philosophy concerned with the 'art of writing'. By the Middle Ages grammar had come to be regarded as a set of rules, usually in the form of a textbook, dictating 'correct' usage. grammar was prescriptive, i.e. it attempted to provide

traditional

universally valid rules to

show how

a

ought to be spoken or written. Today most linguists agree that grammar should be descriptive, i.e. it should record actual usage and formulate the rules whereby sentences are generated and understood; in this wav grammar becomes a valuable instrument in improving a learner's performance in either his native language or a foreign language. language

Grammars designed specifically for teaching purposes are often referred tO as PEDAGOGICAL GRAMMARS, while

grammars

called scientific

mars

may

be

may

be

grammars. Gramsynchronic,

i.e.

describing the language of a particular period, or diachronic, i.e. describing the development of a language, or comparative, i.e. comparing and contrasting two or more different languages. A grammatical description which is based entirely on the observable forms of a language may be called formal grammar, whereas a description based en meanings rather than forms is called a notional or philosophical grammar. Thus, a formal definition of noun in English might be 'a word which distinguishes between singular and plural and :

has a possessive form', whereas a notional definition might be: a 'naming word'. Traditional grammar has always been a mixture of notional and formal elements, which has often led to inconsistencies possibly

and

Until recently seen as a branch or of linguistic study intermediate

discrepancies.

grammar was 'level'

* phonology and

-> semancomprising morphology (i.e. the study of word forms) and syntax (i.e. the study of the way

between

tics,

and

words are linked together in larger Some contemporary linguists regard grammar as an allencompassing theory of -* linguistic structures).

analysis,

generative

grammar, ficational

general) establish

->

e.g.

transformational-» systemic

grammar, -*

tagmemics,

->

strati-

grammar, universal (or

grammar sets out common to is

what

to all

languages. Traditional grammarians accepted the categories of Greek and Latin in this role. Contemporary grammatical theories, however, are more concerned to find a logically consistent

98

investigating language in

general or a specific language

framework

which

will

Grammar- Translation Method

Grammaticality

permit the adequate description of specific languages. (4.1, 4.2, 8.23).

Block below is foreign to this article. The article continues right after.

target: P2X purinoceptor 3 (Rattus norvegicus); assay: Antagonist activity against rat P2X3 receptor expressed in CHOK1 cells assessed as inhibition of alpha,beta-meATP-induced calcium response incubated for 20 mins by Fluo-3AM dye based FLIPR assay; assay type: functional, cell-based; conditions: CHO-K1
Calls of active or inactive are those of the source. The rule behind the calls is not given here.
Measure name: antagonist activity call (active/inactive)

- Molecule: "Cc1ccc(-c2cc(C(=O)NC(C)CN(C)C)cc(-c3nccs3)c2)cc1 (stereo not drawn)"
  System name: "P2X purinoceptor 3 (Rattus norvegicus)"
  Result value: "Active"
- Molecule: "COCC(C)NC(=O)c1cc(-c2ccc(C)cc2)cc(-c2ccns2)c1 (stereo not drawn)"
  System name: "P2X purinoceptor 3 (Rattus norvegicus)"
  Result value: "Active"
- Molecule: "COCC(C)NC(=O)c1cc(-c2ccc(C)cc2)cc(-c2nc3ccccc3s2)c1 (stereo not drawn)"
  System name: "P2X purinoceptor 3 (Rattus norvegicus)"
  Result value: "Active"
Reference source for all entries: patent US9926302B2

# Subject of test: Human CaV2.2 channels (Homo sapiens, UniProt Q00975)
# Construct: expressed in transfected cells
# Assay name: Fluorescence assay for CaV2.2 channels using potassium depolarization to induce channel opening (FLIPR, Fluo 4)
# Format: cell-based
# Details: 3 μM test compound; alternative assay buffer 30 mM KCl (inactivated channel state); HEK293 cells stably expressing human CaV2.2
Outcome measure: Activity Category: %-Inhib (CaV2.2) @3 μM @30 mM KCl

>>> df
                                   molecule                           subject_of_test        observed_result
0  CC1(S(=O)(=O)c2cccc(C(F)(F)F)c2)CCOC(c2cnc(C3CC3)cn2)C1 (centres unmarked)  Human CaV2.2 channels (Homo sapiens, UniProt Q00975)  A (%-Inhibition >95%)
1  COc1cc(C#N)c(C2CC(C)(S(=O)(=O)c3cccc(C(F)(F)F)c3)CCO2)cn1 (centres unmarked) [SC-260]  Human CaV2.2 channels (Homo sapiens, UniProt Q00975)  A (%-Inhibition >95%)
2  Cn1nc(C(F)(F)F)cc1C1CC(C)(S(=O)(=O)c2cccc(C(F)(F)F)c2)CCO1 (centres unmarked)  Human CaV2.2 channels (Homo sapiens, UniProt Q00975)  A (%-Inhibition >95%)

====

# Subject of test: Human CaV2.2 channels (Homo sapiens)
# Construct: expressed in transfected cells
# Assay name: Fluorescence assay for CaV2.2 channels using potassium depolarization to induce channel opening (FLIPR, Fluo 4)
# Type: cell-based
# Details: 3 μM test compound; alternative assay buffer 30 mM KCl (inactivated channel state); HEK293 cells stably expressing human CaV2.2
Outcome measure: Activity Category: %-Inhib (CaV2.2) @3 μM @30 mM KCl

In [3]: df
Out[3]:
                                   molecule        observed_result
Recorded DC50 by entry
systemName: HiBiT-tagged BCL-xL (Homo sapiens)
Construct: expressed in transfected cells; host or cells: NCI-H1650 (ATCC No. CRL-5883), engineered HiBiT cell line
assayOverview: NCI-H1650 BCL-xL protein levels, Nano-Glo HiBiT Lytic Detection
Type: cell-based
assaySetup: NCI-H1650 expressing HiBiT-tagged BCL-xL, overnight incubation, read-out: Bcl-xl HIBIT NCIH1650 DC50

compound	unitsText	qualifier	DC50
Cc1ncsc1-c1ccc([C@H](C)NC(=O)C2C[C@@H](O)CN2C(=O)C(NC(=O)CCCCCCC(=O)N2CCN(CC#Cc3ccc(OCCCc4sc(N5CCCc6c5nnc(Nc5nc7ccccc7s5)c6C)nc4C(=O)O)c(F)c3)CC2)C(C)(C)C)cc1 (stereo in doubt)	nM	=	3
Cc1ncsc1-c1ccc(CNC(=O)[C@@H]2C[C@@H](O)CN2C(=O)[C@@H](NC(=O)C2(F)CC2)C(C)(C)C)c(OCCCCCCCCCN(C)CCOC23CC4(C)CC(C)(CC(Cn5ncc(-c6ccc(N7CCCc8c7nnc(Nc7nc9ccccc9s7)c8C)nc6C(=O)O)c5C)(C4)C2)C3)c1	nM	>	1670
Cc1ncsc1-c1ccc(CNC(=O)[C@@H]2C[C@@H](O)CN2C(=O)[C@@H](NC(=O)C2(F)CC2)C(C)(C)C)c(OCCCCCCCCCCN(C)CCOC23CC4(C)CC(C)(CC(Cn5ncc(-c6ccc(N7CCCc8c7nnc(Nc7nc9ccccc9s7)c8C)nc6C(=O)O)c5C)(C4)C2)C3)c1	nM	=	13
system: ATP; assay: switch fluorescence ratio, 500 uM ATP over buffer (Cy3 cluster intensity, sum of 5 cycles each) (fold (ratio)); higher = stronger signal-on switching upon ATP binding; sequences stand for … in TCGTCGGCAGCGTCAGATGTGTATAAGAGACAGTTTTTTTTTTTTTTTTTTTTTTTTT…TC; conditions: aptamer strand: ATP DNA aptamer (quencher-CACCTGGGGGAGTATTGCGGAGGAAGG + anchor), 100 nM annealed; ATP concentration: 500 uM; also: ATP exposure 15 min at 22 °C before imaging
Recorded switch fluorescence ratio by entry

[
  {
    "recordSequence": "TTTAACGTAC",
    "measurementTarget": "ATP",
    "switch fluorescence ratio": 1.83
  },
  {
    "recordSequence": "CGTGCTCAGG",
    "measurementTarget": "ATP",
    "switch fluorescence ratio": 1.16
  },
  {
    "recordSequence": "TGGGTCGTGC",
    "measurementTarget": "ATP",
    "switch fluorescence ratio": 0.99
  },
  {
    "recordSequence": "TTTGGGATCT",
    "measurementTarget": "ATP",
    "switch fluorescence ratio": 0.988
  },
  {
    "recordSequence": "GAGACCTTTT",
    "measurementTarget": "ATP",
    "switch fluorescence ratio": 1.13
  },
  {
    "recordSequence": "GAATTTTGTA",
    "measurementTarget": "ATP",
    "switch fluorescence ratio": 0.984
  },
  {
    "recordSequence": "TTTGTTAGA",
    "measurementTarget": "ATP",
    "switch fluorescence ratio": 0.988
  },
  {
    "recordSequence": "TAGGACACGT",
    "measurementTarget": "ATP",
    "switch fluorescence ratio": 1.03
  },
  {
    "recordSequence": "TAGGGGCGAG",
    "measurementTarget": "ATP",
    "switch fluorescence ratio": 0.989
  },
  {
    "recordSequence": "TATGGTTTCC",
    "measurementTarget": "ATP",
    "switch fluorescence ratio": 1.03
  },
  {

affecting the meaning, e.g. will/shall in the first

future

GRAMMAR-TRANSLATION METHOD A method in -* language teaching in which passages are translated from or into the foreign language. In addition, the teacher may supply comments in the pupils' native language on the grammatical constructions and vocabulary of the original or the translation. -* direct

method.

person singular and plural

'tense'

in

modern

British

English.

GRAMMATICAL FEATURE A -» feature of

grammatical arrangement, e.g. word order or inflexion. -* taxeme.

GRAMMATICAL GENDER

->

Gender.

(9.14).

GRAMMATICAL

GRAMMARIAN A

person con-

cerned with the study of -> grammar.

ITEM

An

element of form or syntax which can be isolated and shown to have a distinctive function, e.g. s in chairs,

GRAMMATICAL

ing in meeting.

Grammati-

cality.

GRAMMATICAL MEANING GRAMMATICAL ANALYSIS The

analysis of linguistic material to

establish grammatical categories such

grammar.

-*

GRAMMATICAL UNIT A unit

GRAMMATICAL CATEGORY Classes of grammatical items distinguished by form, function, or meaning. -* parts of speech, gender, case, tense.

number,

GRAMMATICAL CHANGE

of linguistic structure. In -* systemic grammar five grammatical units are often recognised, e.g. in English -> sentence, -» clause, -* group, -> word, -> morpheme. The hierarchical relationship existing between these cate-

gories, called -> (a)

An alternative term for the sound changes associated with -> Verner's Law. (b) Any change in the morphology (morphological change) or syntax (syntactic change) of a language as a result of such developments as -* analogy, -> folk etymo-> logy, borrowing from other languages, etc. (5.1,

GRAMMATICAL SUBJECT Subject.

as -> parts of speech, -> inflexions, etc. ->

Meaning.

rank

scale,

that a sentence consists of

such

is

one or

more

clauses, a clause of one or more groups, a group of one or more words and a word of one or more mor-

phemes. (8.23 Halliday).

GRAMMATICAL

WORD

Function word.

GRAMMATICALITY An

6.i).

ance

GRAMMATICAL EQUIVA-

is

said to be

utter-

grammatical

if it

agreement with the conventions of the -> standard language. Traditionally this implied a value judgment on what should be considered is in